Many people like eating meat, but most are reluctant to harm things that have minds. The current three studies show that this dissonance motivates people to deny minds to animals. Study 1 demonstrates that animals considered appropriate for human consumption are ascribed diminished mental capacities. Study 2 shows that meat eaters are motivated to deny minds to food animals when they are reminded of the link between meat and animal suffering. Finally, Study 3 provides direct support for our dissonance hypothesis, showing that expectations regarding the immediate consumption of meat increase mind denial. Moreover, this mind denial in turn reduces negative affect associated with dissonance.

So, how wacky are meat eaters?! They don’t even know they do this! Wacky meat eaters. I wonder if people who don’t eat meat get any mental benefit because they don’t have to reconcile this dissonance. Know what I mean? Like maybe we save mental energy and can focus that energy on additional intellectual endeavors. Hold up, I think we just figured out why I’m such a Super Genius! 


Walmart is selling flax milk?!  »

, Walmart is selling flax milk at 2,500 of their stores. Damn, Walmart! Way to be modern! Walmart is still an evil beast but it’s cool that the milk will be available in such an accessible store. This flax milk comes from a couple in North Dakota, which started producing flax 11 years ago and has a full line of products under the company Flax USA. I’ve never heard of flax milk but it does appear people have been making it at home for a while. Any readers make their own flax milk? What’s it taste like?!

Here are some of the nutrition details from the Flax USA site:

  • 50 to 60 calories per serving
  • As much calcium as dairy milk
  • Zero cholesterol
  • Zero saturated fat and zero trans fat
  • Non-GMO

Flax is a great source of omega-3 and the milk is enriched with vitamin A, D, and B12. Flax is also high in fiber! Gotta love some fiber.

I’m really into flax because it’s supposed to be good for crazy people and I need all the help I can get! Well, omega-3 is supposed to be good for crazy people and flax has got it. There was a study conducted on depressed mice (?) that showed they exhibited fewer depressive behaviors (?) when given alpha-linolenic acid (ALA), the type of omega-3 that’s in flax. Of course knowing how inaccurate animal-testing can be, this isn’t the most solid evidence. And depressed mice? Really? I’m imagining a mouse that, like, won’t leave the house or take calls from friends. He’s no longer interested in things he once enjoyed.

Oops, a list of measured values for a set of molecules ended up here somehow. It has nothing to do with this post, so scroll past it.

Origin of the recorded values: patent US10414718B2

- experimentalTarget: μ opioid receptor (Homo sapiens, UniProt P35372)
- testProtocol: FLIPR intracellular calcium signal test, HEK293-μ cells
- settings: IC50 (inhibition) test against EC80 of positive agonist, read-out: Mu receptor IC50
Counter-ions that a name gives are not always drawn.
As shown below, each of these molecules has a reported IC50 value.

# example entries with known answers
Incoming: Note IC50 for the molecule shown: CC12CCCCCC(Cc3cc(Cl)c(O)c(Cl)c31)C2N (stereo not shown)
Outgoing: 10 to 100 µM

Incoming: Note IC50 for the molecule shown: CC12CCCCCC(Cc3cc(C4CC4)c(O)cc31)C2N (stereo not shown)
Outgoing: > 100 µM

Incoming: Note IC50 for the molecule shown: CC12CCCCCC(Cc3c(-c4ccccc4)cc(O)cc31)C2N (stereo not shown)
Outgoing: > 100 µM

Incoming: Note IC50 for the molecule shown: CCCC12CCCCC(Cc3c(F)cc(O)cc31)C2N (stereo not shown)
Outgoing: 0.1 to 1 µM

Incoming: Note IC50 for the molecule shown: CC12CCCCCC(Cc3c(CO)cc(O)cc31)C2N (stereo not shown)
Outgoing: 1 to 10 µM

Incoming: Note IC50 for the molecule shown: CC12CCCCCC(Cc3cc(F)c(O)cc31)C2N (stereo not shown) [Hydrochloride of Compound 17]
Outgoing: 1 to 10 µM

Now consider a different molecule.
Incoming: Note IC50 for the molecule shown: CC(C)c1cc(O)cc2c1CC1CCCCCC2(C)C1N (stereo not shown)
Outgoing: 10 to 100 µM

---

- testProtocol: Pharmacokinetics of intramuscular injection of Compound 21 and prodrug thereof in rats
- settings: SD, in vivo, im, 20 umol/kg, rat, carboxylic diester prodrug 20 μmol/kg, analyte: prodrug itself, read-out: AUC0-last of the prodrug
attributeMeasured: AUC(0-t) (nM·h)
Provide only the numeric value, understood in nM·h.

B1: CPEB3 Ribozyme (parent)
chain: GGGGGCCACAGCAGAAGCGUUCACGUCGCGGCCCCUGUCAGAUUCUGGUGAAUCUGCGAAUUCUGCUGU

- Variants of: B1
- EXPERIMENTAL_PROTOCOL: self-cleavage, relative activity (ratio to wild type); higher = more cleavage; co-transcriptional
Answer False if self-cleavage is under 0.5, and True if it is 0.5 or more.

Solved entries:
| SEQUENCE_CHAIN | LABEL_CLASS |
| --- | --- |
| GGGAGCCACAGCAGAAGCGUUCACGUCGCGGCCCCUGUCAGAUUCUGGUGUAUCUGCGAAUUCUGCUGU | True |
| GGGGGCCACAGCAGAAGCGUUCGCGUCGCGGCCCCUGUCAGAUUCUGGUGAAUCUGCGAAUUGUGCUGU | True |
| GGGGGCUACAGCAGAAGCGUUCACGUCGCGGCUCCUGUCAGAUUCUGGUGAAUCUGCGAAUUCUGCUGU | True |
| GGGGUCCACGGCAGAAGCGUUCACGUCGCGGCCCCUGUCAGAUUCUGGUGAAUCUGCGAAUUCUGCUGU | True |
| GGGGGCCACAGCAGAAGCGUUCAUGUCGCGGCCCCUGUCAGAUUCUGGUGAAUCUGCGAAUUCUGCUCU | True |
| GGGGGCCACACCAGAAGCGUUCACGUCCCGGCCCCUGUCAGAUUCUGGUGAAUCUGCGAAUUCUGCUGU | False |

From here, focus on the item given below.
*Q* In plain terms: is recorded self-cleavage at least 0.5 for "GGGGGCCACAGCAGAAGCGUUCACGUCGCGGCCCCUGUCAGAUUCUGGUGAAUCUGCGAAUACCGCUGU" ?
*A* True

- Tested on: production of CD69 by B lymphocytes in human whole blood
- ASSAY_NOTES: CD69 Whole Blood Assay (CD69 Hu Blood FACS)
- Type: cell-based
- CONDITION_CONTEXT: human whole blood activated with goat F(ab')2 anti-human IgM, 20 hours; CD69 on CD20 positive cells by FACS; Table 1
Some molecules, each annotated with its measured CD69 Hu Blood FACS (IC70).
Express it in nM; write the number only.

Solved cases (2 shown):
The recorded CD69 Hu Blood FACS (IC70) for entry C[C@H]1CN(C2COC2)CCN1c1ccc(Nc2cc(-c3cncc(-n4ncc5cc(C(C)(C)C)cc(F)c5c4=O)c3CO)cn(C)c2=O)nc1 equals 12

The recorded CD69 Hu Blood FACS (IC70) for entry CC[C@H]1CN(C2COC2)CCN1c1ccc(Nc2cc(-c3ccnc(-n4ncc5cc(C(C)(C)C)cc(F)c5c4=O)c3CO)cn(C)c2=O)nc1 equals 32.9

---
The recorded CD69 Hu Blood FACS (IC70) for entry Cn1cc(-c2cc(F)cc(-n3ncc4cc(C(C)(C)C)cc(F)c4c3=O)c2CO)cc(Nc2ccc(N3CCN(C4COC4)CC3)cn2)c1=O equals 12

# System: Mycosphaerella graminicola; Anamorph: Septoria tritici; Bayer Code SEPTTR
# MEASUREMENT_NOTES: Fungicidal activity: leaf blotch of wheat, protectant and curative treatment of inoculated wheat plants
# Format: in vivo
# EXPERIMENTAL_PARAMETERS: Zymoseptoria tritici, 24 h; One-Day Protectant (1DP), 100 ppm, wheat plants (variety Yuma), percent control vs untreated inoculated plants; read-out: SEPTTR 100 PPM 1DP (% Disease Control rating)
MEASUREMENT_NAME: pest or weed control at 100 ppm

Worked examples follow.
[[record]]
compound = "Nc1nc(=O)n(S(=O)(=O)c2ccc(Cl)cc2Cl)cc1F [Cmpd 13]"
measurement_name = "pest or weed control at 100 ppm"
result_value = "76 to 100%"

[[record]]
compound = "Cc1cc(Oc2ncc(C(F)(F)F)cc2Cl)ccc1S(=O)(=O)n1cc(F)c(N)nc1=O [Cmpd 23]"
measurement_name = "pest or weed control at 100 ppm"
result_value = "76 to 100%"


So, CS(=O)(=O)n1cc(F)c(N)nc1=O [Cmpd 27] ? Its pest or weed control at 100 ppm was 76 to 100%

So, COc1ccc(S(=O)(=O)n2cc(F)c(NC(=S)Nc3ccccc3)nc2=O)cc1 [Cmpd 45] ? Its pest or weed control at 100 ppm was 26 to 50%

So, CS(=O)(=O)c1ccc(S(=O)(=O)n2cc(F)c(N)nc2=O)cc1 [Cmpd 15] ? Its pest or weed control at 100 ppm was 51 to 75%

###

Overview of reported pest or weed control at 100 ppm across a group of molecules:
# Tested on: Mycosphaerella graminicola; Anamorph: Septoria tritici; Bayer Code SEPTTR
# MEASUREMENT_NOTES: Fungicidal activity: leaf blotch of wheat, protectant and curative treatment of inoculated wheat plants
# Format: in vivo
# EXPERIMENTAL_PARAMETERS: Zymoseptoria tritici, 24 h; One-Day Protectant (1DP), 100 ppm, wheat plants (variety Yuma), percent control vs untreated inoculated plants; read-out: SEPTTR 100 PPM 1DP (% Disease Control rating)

The Physician’s Committee for Responsible Medicine actually released a statement on this study basically saying it was inhumane and effed. They should have just tested on people; everyone already consumes foods containing ALA so it’s not like it would kill people if they tested on them. Leave the depressed mice alone. Or better, let them all go so they can come live with me or Laura and we can eat ice cream and watch Bridget Jones together. Sometimes you just need to wallow, you know?

Here’s a great “primer for the mental health professional" on omegas and major depression that collates all the different studies. It’s dense like whoa but I pulled out some points. Most of the studies are done with fish oil, not flax. In several different studies, scientists saw a correlation between low levels of omega-3s and depression. High rates of fish consumption (gross) has a correlation with lower levels of depression, bipolar disorder, season affective disorder and lower rates of postpartum depression. A small Harvard study showed that a very small amount of EPA (another omega-3) reduced aggression and depressive symptoms in women with borderline personality disorder (which is very difficult to treat). And there are a lot of other studies, OK? I can’t just tell you about all of them, I have things to do and naps to take! But basically, the journal wants you to know that there has been a ton of study results that indicate omega-3s could be really good for depression but then again, none of it could be true. Yay science!

Fish oil has different types of omega-3s than flaxseed oil but your body can convert ALA to those other types (though only at a pretty low rate). The debate over fish oil versus flaxseed oil is a bit confusing. It seems though that with flaxseed oil, your body needs to take an extra step to get omega-3 benefits by converting the ALA so it’s not as efficient as fish oil. But that’s for heart disease and cholesterol, I don’t know about mental health. It was specifically the AHA that helped the depressed mice. Some people say you just have to take more flaxseed oil. I can do that. Since we aren’t going to eat fish, it’s time to hit the flax milk!

OK, I’ve sufficiently bored everyone. Carry on!